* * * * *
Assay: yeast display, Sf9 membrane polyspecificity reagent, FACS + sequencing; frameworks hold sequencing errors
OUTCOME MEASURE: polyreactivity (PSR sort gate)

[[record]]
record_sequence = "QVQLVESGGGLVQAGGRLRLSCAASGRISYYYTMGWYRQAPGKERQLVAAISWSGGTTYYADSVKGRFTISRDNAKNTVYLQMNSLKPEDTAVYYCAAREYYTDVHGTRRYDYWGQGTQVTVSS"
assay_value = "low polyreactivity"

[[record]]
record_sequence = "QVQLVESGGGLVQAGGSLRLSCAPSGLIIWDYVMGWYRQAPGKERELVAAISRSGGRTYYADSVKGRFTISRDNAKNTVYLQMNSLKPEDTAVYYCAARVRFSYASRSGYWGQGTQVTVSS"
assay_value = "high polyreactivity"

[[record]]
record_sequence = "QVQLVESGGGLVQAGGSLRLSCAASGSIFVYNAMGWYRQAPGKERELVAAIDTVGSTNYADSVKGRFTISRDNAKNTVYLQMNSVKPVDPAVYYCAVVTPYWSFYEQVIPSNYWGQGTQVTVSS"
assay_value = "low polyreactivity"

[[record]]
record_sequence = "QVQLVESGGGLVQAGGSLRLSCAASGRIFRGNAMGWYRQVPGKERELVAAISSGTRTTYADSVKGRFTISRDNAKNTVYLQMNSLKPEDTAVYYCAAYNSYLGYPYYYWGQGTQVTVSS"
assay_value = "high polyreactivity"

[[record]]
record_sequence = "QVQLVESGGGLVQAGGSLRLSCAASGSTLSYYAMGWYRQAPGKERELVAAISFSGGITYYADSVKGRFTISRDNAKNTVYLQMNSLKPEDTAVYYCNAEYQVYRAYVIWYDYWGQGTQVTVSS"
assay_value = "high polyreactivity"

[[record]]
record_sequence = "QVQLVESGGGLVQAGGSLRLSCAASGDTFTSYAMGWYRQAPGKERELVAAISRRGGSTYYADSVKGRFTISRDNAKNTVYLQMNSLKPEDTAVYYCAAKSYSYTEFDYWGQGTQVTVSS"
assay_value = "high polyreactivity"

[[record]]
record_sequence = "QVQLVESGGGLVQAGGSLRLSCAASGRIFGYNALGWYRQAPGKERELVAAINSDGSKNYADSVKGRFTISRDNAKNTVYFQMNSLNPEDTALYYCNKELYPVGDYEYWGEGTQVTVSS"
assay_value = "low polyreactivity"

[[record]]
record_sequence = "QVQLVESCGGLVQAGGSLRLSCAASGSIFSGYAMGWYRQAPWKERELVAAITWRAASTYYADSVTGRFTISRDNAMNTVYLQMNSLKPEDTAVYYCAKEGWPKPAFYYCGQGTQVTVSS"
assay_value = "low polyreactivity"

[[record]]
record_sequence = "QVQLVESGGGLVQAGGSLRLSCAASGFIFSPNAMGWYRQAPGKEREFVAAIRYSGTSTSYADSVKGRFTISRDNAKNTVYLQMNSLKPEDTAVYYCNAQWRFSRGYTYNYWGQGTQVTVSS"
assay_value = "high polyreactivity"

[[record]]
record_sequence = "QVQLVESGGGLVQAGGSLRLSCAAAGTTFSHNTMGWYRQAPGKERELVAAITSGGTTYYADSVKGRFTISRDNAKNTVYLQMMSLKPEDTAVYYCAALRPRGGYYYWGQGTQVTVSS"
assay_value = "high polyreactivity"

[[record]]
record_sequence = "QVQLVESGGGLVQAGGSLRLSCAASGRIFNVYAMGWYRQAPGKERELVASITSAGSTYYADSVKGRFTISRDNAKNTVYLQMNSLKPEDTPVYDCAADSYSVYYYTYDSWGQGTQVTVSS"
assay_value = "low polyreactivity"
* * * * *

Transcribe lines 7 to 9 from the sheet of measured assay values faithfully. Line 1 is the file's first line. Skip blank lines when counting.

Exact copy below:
record_sequence = "QVQLVESGGGLVQAGGSLRLSCAPSGLIIWDYVMGWYRQAPGKERELVAAISRSGGRTYYADSVKGRFTISRDNAKNTVYLQMNSLKPEDTAVYYCAARVRFSYASRSGYWGQGTQVTVSS"
assay_value = "high polyreactivity"

[[record]]